But when it comes to evaluating PE, it’s rarely that simple. A PE that has exploded suggests that future profits have already been priced in. These stocks tend to be more volatile due to high market expectations.

On the other hand, an ultra-low PE suggests there might be a problem on the horizon. The market can sometimes be irrational, but it is rarely completely wrong. Look for stocks that you believe have fair value. Whether it’s sharing or pizza, you often get what you pay for.

Looking at the PE ratio of two companies in the same industry also does not guarantee an apples-to-apples comparison. Other factors, such as their expected growth rate and dividend payouts should also be part of the equation. And the numbers are only part of the story – it’s important to look at the bigger picture.

Learn more about stock valuation

Balance sheet

If you’ve found a share you like, it’s time to take a deep look. Part of this is to assess the financial health of the business. A high dividend payout can be a big draw if income is what you’re after. But dividends are not guaranteed and yields are not a reliable indicator of future earnings. It is important to look under the hood of the company to decide if it will be able to continue to pay and be happy with the risk that it cannot.

The simplest starting point is free cash flow. This tells you how much money flows through a business each year. It can be calculated using the cash flow statement.

Free Cash Flow = cash generated by operations – investments in the company.

If the free cash flow is positive at the end of the year, it means that there is money left over after paying the expenses of the business. If it is negative, it means that the company is spending more than it earns. The important thing to watch is the direction in which cash flow is moving. A lot of very young companies have negative free cash for years, and that’s not necessarily a problem as long as there’s a path to positive.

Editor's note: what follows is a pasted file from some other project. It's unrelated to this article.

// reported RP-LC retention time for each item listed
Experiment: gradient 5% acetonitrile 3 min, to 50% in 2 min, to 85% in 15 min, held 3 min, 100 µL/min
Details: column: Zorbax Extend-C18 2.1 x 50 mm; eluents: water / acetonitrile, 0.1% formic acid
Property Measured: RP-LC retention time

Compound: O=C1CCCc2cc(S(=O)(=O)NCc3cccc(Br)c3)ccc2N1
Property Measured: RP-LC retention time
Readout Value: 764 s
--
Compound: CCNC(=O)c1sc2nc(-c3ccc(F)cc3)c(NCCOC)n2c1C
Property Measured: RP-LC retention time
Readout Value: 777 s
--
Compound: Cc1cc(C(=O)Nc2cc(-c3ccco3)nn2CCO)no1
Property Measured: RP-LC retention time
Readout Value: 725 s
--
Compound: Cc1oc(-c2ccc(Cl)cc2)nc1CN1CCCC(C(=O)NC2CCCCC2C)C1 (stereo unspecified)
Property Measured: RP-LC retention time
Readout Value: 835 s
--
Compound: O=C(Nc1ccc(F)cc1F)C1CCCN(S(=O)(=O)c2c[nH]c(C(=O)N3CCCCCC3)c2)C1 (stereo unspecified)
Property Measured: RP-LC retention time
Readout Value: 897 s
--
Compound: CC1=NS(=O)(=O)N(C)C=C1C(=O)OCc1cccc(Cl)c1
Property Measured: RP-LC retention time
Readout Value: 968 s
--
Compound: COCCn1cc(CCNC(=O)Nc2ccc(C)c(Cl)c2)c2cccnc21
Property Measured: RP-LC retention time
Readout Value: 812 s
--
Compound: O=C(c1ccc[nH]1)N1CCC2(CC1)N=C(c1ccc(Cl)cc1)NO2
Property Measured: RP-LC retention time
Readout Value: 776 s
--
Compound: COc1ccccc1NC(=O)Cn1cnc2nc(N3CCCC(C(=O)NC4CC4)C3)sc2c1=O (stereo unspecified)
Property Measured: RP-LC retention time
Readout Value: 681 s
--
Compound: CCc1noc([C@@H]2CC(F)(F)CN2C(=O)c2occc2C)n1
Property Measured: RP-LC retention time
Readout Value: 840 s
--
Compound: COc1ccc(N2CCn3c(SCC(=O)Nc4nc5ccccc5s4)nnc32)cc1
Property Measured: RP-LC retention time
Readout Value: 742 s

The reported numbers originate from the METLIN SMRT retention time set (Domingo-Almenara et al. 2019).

Companies that pay a dividend must have cash on hand, ideally with enough cash on hand to cover dividend payments. Looking at the dividend coverage ratio is another way to assess if a dividend is sustainable.

Dividend coverage = earnings per share/dividend per share.

This tells you how many times the group can pay its dividend using profits. Anything over two is generally considered “well covered.” Anything less than one suggests the dividend may not be sustainable. And remember that no dividend is ever guaranteed.

Speaking of loans, debt is another important factor to consider. Some degree of debt isn’t a bad thing, but too much can be crippling. This is especially true when interest rates are rising – borrowing becomes more expensive. A quick way to assess debt is to look at a company’s debt-to-equity ratio, which can be calculated using the balance sheet.

Debt/equity = total liabilities / total equity.

This tells you how much of the business is financed by loans. In general, the higher the number, the riskier the business. This ratio can vary wildly from industry to industry, so it’s important to compare two companies within the same industry.

Strategy session

Before choosing an investment, you should also read the annual report. This will give you an idea of ​​the company’s strategy and priorities for the future. It will also flag potential risks to the business. Even the most financially secure business is sure to have a few bumps along the way. It is important to understand the business strategy and focus on the long term.

The annual report is also where you will find environmental, social and governance (ESG) data. As we move towards a more responsible and sustainable future, ESG performance becomes just as important as financial health.

Not only is it important to make sure you are comfortable with the company’s philosophy. It is crucial to examine the impact of these measures on the future of the company. Regulations are changing to hold companies accountable for their social and environmental impact, so ESG considerations are becoming an important part of the overall strategy.

The equity research team does much of this work for you. From comprehensive updates on the stocks you own to market insights, we give investors the tools they need to make more informed investment decisions for themselves.